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Women with Badges

Women with Badges

Susan Aaron, Monster Learning Coach

The percentage of women in law enforcement is hovering under 15 percent, according to the National Center for Women & Policing, and it’s not increasing. Here’s straight talk from current and former female police officers as to why we’d all be better off if that percentage rose, what’s been holding the numbers down and which women are needed to fill the gap.

Why More Female Officers Benefit Everyone

Research and history have disproved the notion that women aren’t suited for law enforcement. National Center for Women & Policing data shows female police officers traditionally employ a style of conflict resolution that puts communication before physical confrontation — a notable finding as law enforcement agencies come under fire for excessive force.

Female officers also reduce the risk of accusations of impropriety by their male coworkers when they search female suspects and prisoners, according to a study by the National Center for Women & Policing.

In a similar vein, female officers are particularly effective in situations involving other women. Susan Cormier, a veteran patrolwoman for the Pawtucket Police Department in Rhode Island, is regularly called outside her district on cases of sexual assault or child molestation, "because people open up more to the sensitivity of a female officer," she says.

The Perception Problem

Although women in law enforcement must meet the same physical, academic and psychological standards as men, stereotyped expectations of behavior still exist. "No matter how often a woman proves herself in the job, she’s got to do it over and over again," says Diane Skoog, executive director of the National Association of Women Law Enforcement Executives (NAWLEE) and former chief of police for the Carver Police Department in Massachusetts. "Once a guy does it, he’s set."

Although Cormier has never experienced discrimination within her department, people have asked her if she’s scared or assumed she’s inexperienced. The best reassurance is to look professional and act with authority, she says.

Where Are the Women?

According to The Police Chief Magazine, part of the problem law enforcement has in attracting women may have to do with simple marketing strategy. There’s evidence targeted recruitment efforts, such as specific Web pages and female officers at job fairs, goes a long way toward increasing the number of women officers.

Early education may also help. Cormier participated in a cadet program in her teens, and even though the program was affiliated with the Boy Scouts, she remembers an even mix of boys and girls. Now Cormier speaks at schools, camps and youth guidance programs.

Skoog says that women often leave law enforcement or stay in comfortable positions to satisfy family responsibilities. The 2000 US Department of Justice Bulletin Recruiting and Retaining Women: A Self-Assessment Guide for Law Enforcement advises setting a comprehensive policy for pregnancy and childcare to retain female officers that should cover such subjects as eligibility for and duration of pregnancy and childcare leave, light duty and disability insurance benefits.

Do You Fit the Profile?

Skoog’s perfect candidate for law enforcement has "a unique personality. You’re given a lot of power over others’ lives." She recommends someone well-rounded and educated, with an "even" personality and an ego in check.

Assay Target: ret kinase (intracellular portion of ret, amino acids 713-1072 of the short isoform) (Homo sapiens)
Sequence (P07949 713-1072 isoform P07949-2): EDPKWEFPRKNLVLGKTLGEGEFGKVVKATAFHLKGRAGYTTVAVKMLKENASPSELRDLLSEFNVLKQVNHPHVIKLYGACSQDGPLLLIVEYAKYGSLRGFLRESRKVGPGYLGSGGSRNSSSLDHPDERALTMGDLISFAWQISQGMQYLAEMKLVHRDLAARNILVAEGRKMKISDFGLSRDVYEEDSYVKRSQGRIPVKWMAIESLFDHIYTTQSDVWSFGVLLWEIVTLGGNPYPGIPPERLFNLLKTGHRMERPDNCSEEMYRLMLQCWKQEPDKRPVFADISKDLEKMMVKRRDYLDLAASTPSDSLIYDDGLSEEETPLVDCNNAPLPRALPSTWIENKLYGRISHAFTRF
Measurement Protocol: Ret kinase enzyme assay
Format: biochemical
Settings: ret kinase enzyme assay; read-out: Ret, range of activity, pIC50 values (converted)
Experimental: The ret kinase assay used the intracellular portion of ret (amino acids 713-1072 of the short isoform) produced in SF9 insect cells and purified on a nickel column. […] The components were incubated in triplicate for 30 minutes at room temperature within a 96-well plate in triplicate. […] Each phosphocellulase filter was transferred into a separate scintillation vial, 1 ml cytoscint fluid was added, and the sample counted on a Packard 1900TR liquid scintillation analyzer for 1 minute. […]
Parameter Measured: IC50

The rewards of law enforcement should resonate with you. Cormier thrives on the diversity of challenges that have been set before her, including SWAT, bike patrol and training new officers. She enjoys being engaged in her community and the chance to help others.

"There are so many agencies that are looking for women," says Skoog. Along with the benefits women bring to law enforcement, parity clauses in town charters, grant restrictions that demand a certain percentage of women in an agency to qualify and a basic need for more applicants of either gender have opened this profession. "This is the field for women today," Skoog says.

If law enforcement sounds right for you, here’s how to explore your career options:

  • Consider your interests within the broad range of law enforcement opportunities. Departments to think about include police, sheriff, corrections, federal, university, parks and wildlife. Concentrations within these include homeland security, drug enforcement, K9, detective, community policing and probation.
  • Investigate opportunities to observe an officer at work, such as a ride-along program.
  • Learn what will be expected of you physically, emotionally and mentally.
  • See if there are support programs to help you through exams and training.
  • Find local and national networking opportunities. Cormier regularly meets with women from all fields of law enforcement. NAWLEE matches women at all levels of law enforcement with a mentor to guide them professionally.

More Resources



This article was originally published on monster.com.


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  • Photo_user_blank_big

    cybrog

    almost 4 years ago

    10 Comments

    that sad when u see one of ur own go down in the line of duty

  • Photo_user_blank_big

    Anonymous

    almost 4 years ago

    I will be a female officer in the future. :)

  • Police_link_badge_max50

    HEYSARGE

    almost 4 years ago

    16708 Comments

    HONK HONK!

  • Img_2238_max50

    Lighthouse23

    about 4 years ago

    174 Comments

    Nice article, I have a daughter who is planning on becoming an officer after she gets her BA degree and is 21 years old. The department that I volunteer with has the Police Explorer program like what was mentioned in the article. It is a good program to get youth interested in law enforcement even if they choose not to persue it, they have a basis of understanding should anything come their way. The hard part is finding the youth that are intersested.

  • Profile_max50

    keepyourpower

    about 4 years ago

    70 Comments

    I was one of the first female police officers in the DEEP SOUTH in the 70's and 80's. I took all the sexual harassment, innuendos, physical abuse, mental abuse. I was a damn good cop! Graduated 3rd in my class of 50 at the state academy! I was also told I was too thorough with my paperwork...What? Hey..when I went to court...I did not worry about the facts! They were there in writing! They told me my vocabulary was too large! What?

    I paved the way for this younger generation of female police officers. And yes, I had to be twice as good as the men.

    I loved being a police officer..but could not stand my male counterparts. But again...they were the Good ole boys from the South..and the department was very corrupt!

    I hear some female police officers say it is easier now..others say they still have all the same crud that I had when I was a female police officer.